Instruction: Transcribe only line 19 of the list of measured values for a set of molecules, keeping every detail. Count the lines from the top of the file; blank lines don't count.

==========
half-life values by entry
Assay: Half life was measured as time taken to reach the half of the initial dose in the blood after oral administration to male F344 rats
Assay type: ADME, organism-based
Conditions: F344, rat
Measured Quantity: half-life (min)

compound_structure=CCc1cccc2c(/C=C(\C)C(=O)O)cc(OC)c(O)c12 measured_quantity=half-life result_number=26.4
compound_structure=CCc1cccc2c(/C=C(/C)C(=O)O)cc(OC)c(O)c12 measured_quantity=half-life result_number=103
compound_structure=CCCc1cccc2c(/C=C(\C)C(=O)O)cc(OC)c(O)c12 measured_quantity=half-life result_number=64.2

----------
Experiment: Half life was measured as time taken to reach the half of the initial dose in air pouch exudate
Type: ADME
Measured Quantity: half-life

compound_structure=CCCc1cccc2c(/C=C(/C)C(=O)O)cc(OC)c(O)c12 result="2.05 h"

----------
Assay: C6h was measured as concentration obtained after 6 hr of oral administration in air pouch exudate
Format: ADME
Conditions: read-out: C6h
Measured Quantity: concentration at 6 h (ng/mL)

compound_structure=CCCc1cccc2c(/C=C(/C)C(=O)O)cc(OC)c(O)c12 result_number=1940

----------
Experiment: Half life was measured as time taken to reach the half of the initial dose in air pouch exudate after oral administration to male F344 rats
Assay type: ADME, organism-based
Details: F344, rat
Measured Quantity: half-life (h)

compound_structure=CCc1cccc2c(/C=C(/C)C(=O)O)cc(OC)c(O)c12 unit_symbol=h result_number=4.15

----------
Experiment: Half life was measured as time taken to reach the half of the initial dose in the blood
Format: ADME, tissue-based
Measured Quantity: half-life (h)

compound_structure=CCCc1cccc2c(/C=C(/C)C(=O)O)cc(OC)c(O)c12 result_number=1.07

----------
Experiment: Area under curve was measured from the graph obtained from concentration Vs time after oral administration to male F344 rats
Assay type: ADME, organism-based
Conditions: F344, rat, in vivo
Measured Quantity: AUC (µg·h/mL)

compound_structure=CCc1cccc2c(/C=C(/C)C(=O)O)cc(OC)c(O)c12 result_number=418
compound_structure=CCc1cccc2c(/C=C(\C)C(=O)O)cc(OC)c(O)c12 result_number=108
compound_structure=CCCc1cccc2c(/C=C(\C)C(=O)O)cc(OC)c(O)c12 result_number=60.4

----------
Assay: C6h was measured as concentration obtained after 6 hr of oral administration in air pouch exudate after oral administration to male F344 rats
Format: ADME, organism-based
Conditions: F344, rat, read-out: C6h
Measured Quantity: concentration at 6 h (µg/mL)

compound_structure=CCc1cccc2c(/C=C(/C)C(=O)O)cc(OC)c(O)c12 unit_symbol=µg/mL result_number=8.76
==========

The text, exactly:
compound_structure=CCCc1cccc2c(/C=C(/C)C(=O)O)cc(OC)c(O)c12 result_number=1940